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Induction of Oxidative Stress in the Red Macroalga Gracilaria tenuistipitata by Pollutant Metals

  • J. Collén
  • E. Pinto
  • M. Pedersén
  • P. Colepicolo
Article

Abstract

Heavy metals are environmental pollutants that have the potential to induce severe stress-reactions in organisms on land as well as in the sea. We have studied effects of short term sublethal concentrations of copper (Cu2+) and cadmium (Cd2+) on the reactive oxygen metabolism of the marine red macroalga Gracilaria tenuistipitata. Additions of either 0.2 ppm Cu2+ or 1 ppm Cd2+ caused decreased growth (∼60%), increased oxidation of lipids and increased oxidative damage to proteins as shown by increased content of protein carbonyl groups. Together this strongly suggests an induction of oxidative stress. Cu2+ caused more oxidative damage than Cd2+. As a response to the increased oxidative stress, addition of Cu2+ induced the activities of catalase, ascorbate peroxidase, and superoxide dismutase. In contrast, Cd2+ only caused increased catalase activity. Ten-fold lower concentrations of the metals did not cause an increase in enzyme activity. Both heavy metals also increased the content of the antioxidants β-carotene and lutein. The results show that Cd2+ and, to a larger extent, Cu2+ induce oxidative stress in short-term experiments and the seaweed responds by increasing the activity of the reactive oxygen metabolism.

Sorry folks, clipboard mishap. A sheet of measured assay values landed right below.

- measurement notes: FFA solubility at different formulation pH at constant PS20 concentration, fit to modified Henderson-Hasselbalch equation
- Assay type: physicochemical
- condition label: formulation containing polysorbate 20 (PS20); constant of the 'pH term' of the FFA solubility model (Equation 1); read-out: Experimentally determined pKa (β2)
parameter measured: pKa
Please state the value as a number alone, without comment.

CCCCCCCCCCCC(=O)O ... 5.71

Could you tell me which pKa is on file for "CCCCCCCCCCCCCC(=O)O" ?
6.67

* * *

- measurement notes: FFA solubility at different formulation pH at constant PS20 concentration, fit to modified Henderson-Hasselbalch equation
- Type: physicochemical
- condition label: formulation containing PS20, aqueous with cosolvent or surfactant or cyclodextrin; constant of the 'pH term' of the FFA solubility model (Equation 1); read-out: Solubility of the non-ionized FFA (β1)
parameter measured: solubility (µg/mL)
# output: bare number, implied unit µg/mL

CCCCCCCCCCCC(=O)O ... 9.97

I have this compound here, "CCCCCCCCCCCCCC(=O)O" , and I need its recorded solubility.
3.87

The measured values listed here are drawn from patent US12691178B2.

Keywords

Oxidative Stress Heavy Metal Cadmium Superoxide Carbonyl 
These keywords were added by machine and not by the authors. This process is experimental and the keywords may be updated as the learning algorithm improves.

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Copyright information

© Springer-Verlag New York Inc. 2003

Authors and Affiliations

  • J. Collén
    • 1
  • E. Pinto
    • 1
  • M. Pedersén
    • 2
  • P. Colepicolo
    • 1
  1. 1.Departamento de Bioquímica, Universidade de São Paulo, CP 26077, CEP 05599-970, São Paulo, SPBrazil
  2. 2.Department of Botany, Stockholm University, SE-106 91 StockholmSweden

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